The well-known RocoMamas restaurant chain has taken Rack ‘n Grill, a small food truck business in Cape Town, to task about the infringement of its registered trade mark SMASHBURGER. Rack ‘n Grill, in their menu, has a burger called the “Smash Burger”. RocoMamas recently sent a letter to the owner of Rack ‘n Grill, demanding that it removes the “Smash Burger” name from their menu and all other advertising material within 48 hours. In the press Rack ‘n Grill said that it did not understand the demand, as RocoMamas’ registration certificate revealed that the registered mark was spelt as one word, while Rack ‘n Grill was using two words. The “burger” portion of the mark was disclaimed, meaning that RocoMamas cannot claim exclusive rights in the word burger – which makes sense.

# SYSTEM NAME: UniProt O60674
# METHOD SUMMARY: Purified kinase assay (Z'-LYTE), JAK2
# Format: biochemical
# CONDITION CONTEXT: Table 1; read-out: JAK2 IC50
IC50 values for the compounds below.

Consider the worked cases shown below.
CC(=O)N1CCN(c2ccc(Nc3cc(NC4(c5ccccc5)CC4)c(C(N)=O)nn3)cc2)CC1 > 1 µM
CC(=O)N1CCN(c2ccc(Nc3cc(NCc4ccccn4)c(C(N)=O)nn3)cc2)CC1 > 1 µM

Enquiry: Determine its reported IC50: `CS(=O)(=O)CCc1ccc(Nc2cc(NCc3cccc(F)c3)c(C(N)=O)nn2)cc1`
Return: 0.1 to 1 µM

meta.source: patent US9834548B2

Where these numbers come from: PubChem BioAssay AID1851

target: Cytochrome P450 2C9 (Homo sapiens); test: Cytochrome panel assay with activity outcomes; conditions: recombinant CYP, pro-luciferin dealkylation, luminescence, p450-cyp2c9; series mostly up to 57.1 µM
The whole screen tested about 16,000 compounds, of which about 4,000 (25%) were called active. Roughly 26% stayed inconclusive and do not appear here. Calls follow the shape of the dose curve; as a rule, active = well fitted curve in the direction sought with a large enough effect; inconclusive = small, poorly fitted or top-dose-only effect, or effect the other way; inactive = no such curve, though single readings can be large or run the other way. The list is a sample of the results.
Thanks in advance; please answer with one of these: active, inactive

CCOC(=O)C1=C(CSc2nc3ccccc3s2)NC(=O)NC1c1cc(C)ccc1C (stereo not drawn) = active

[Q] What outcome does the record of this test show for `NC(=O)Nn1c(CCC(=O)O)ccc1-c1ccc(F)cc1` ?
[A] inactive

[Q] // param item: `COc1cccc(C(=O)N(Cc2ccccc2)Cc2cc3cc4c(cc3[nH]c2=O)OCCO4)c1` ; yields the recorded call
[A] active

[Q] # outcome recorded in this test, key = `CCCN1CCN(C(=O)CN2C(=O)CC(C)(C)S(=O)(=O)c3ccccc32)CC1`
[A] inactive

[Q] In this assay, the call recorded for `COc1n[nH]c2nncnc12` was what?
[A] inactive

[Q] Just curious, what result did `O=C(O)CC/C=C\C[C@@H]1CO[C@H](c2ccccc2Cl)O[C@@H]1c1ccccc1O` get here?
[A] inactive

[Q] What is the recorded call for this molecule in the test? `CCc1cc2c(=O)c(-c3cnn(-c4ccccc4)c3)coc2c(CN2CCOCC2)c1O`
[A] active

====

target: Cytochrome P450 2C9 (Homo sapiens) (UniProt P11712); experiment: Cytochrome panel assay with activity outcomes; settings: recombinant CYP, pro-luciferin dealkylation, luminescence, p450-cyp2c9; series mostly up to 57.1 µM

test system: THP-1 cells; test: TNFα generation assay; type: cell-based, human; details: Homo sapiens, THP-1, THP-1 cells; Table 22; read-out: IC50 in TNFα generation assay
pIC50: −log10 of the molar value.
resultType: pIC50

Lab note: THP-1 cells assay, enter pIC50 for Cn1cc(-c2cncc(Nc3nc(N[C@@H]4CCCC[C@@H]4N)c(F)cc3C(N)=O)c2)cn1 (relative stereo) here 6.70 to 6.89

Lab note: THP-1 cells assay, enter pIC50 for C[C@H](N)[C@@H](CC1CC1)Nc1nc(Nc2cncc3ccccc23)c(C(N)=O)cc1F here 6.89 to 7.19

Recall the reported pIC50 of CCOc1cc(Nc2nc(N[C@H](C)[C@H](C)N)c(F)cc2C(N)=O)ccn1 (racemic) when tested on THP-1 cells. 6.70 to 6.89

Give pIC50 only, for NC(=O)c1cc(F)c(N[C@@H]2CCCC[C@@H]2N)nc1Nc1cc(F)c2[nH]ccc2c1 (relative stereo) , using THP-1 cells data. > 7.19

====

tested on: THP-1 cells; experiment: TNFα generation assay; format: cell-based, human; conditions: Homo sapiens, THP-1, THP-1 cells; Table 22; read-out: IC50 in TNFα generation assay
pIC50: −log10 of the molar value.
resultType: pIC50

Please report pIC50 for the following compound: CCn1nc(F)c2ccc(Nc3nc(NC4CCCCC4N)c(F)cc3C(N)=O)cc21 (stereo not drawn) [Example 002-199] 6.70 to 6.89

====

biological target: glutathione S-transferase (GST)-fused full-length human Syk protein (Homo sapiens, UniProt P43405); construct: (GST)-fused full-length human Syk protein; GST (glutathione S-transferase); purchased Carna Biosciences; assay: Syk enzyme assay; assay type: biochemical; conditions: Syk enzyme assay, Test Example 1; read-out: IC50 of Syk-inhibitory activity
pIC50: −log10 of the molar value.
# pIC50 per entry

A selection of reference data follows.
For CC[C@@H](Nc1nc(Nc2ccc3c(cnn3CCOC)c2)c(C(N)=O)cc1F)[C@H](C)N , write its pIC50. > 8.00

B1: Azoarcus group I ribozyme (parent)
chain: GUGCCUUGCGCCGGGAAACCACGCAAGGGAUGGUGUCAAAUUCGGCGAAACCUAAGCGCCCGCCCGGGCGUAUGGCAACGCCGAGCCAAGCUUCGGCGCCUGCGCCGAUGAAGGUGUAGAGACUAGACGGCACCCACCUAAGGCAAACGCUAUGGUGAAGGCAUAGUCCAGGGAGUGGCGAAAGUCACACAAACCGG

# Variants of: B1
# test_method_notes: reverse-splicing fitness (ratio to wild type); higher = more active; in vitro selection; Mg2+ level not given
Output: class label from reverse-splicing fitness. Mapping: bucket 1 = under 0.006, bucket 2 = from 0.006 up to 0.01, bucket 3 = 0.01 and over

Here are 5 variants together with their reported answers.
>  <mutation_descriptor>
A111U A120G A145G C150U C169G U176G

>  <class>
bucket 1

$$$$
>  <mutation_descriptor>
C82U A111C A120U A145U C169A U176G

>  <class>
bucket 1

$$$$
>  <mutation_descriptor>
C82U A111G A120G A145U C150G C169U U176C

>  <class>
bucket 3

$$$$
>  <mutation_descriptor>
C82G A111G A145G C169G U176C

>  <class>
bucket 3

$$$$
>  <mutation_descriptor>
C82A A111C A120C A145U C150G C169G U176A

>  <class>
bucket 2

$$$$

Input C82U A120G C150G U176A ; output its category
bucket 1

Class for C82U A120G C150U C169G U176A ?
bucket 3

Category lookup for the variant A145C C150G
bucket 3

Unfortunately for Rack ‘n Grill, its use is still is a problem. Here’s why…
The Trade Marks Act states that use of a confusingly similar mark for the same or similar goods, without the permission of the brand owner, may cause confusion amongst the public and will be an infringement. The fact that the registered mark is one word and the version used by Rack ‘n Grill on its menu was spelt as two words, makes no difference.
Despite its registered mark, the dispute was apparently amicably resolved. Sometimes it seems you can have your burger and eat it!vc_column_textWritten by:
Mkhuseli Methula – Candidate Attorney